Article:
After a short delay we finally set out on the road on June 20th, heading to the Yukon, planning to be gone about 2 months! We were traveling with our good friends for the first leg of the trip. Them in their truck and trailer and us with our motor home, towing our car. We had planned on 2 nights in Barkerville, BC but due to the delay we had to pass on it for this trip. We did a few long driving days up highway 97 to Prince George, then west on highway 16, so our first real stop was along the Skeena river in the Hazelton area. Gorgeous scenery and Old Hazelton has many historical buildings.
The Seven Sisters mountains overlook the river valley.
The Bulkley River also runs through this area.
We stayed at the the Ksan campground.’Ksan is a historical village and living museum of the Gitxsan Aboriginal people who have inhabited this area for centuries. For a reasonable price you can get a tour of the village, well worth it!
Further up highway 37 you come to Meziadin Junction, the Stewart-Cassiar highway. We turned left to go into Stewart for a few days. Not long after the turn we came across the Bear Glacier! Stunning! The toe of the glacier even looked like a bears head! I think it was named for the Bear River Pass, but it sure looked like a bear!!
We carried on to Steward and set up camp for a few days. The next day we planned to cross the border into Hyder, Alaska and take the truck up to the Salmon Glacier. Stewart and Hyder are deep water ports at the head of the Portland Canal. There is still some mining activity in the surrounding area but that, and the population, have dwindled since the pre WW1 boom of 10,000 people. Population now is under 400.
Along the road to the Salmon Glacier we came to Fish Creek Wildlife Area. They have built large viewing areas to observe the bears who come in the late summer, early fall to feed on the spawning salmon. As it was June there were no fish or bears, but it was still a gorgeous area.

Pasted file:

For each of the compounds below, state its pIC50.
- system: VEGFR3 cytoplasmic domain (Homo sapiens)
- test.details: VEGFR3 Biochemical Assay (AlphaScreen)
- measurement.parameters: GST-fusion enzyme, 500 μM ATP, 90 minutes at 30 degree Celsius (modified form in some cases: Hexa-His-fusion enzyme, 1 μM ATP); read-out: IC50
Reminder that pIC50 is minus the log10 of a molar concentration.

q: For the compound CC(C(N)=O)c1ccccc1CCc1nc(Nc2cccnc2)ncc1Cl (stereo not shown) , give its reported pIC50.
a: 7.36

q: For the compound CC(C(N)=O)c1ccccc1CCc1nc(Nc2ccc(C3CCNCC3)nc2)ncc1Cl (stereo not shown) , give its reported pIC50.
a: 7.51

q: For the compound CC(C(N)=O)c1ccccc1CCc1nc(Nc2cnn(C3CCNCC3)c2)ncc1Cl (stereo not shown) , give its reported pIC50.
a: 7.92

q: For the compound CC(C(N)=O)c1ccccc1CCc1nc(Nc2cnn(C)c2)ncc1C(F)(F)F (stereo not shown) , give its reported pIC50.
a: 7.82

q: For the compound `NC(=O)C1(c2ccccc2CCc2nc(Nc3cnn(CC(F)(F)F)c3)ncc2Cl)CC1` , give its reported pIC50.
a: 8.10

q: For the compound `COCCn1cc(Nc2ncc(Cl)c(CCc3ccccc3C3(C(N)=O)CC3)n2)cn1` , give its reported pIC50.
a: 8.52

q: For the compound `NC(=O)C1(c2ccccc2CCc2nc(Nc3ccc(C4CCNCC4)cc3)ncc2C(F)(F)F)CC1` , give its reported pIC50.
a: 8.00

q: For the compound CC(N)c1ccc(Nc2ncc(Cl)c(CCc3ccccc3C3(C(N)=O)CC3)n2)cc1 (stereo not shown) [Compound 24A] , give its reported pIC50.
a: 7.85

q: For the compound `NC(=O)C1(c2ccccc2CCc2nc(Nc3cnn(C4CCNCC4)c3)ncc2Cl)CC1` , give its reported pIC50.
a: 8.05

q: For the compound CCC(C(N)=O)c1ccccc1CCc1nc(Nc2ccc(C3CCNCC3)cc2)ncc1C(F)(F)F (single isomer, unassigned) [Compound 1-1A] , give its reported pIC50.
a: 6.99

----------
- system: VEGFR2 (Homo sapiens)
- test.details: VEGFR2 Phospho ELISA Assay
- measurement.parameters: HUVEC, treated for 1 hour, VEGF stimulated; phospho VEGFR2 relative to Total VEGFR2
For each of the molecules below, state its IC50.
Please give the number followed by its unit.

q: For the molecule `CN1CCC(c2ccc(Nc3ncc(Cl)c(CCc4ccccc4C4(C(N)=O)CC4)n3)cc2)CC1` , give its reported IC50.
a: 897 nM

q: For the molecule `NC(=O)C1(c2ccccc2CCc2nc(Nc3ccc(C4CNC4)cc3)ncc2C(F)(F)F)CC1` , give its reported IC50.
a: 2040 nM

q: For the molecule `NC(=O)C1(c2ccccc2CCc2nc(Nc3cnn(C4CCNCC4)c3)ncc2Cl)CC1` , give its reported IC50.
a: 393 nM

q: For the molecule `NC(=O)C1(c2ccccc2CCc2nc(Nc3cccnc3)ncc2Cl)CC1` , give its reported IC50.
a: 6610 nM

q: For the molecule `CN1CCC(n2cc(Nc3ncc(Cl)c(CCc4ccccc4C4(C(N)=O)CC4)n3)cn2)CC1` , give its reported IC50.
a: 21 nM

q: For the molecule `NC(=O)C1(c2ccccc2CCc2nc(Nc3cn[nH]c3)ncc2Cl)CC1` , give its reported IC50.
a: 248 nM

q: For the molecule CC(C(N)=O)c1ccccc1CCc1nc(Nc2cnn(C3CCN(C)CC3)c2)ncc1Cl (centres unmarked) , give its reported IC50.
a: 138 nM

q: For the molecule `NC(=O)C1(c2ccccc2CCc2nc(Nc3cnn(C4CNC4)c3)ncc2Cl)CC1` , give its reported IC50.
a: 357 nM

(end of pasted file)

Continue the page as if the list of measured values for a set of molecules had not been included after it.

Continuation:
Next was the Salmon Glacier, approximately 16 miles North of Stewart! WOW! It is amazing!
We had a perfect day for the drive there, and mostly had the place to ourselves too!!
On the return trip to camp we stopped in the tiny town of Hyder, Alaska, right across the border from Stewart. Hyder’s boom years were the 1920s, when the Riverside Mine on the U.S. side extracted gold, silver, copper, lead, zinc, and tungsten. The mine operated from 1924 to 1950. I think the population now is under 50 people. Hyder has some notoriety as the place where people become “Hyderized.” The Glacier Inn issues certifications to patrons of being “Hyderized” if the patron consumes a shot of 151 proof (75.5% alcohol), Everclear! So….it was just something that HAD to be done!
My husband snapped this one, you can tell by the look on my face just how good it was!!! LOL!
The next day we were off to Dease Lake, BC. Although the road is very narrow with hardly any shoulder in a lot of areas, the scenery more than makes up for it! There were so many wildflowers blooming along the side of the road and the mountains towered over us!
We found a beautiful lunch picnic stop at Mehan Lake.
There were sections of the highway between Mehan Lake and Dease Lake that had no pavement, and were filled with gravel. The drop off between the pavement and gravel was about 3 to 4 inches! The shoulders along the side of the road were non existent, we even found one poor person who had dropped off the road and the truck and camper were on its side in the ditch! Luckily no one was injured!
Upon arriving in the Dease Lake Campground on that Saturday afternoon, we discovered our radiator, in the rear as we have a diesel pusher, was leaking fluid!!! The one mechanic who could help us was away until Monday! We had planned two nights in Dease Lake so we could take the drive out to Telegraph Creek. Nothing we could do about the rad problem until Monday so the next day we set out in our friends truck, as planned!
Until next time!
Next up: Telegraph Creek/Dease Lake